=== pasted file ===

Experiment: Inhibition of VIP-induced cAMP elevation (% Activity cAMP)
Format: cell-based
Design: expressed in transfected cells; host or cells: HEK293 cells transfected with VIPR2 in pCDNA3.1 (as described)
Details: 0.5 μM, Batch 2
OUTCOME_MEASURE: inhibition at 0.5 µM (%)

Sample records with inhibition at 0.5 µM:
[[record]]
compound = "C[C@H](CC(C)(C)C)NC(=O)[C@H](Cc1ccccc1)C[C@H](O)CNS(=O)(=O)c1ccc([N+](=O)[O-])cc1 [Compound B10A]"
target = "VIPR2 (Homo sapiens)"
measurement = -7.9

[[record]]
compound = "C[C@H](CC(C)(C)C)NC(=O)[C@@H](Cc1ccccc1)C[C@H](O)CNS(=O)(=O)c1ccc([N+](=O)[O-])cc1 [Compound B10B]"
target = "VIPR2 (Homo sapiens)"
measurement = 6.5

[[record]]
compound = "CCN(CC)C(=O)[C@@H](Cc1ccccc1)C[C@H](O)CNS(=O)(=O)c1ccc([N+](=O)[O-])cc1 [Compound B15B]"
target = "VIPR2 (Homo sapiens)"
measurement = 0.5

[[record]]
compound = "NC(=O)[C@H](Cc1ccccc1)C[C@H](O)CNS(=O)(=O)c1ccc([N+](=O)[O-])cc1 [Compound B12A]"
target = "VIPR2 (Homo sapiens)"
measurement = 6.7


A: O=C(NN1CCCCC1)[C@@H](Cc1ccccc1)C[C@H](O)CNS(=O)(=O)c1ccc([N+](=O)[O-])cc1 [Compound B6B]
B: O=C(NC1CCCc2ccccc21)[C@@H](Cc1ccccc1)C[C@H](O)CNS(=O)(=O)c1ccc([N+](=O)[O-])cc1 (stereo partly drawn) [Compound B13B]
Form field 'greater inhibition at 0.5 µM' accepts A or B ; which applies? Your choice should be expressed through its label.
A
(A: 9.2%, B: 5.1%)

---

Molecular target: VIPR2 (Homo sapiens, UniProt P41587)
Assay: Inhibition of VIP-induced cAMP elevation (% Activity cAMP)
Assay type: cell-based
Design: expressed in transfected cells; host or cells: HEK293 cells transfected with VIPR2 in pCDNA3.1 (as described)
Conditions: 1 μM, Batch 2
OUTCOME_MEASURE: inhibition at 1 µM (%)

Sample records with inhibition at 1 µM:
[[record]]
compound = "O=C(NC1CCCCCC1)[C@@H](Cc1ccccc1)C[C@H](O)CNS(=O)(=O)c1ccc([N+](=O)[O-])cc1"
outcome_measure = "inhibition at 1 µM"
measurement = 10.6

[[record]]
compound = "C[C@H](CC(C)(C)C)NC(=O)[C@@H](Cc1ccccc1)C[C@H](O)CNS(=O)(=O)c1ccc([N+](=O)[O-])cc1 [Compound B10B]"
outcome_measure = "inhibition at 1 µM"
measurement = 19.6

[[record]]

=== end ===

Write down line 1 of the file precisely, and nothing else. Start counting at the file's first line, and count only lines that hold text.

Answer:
Experiment: Inhibition of VIP-induced cAMP elevation (% Activity cAMP)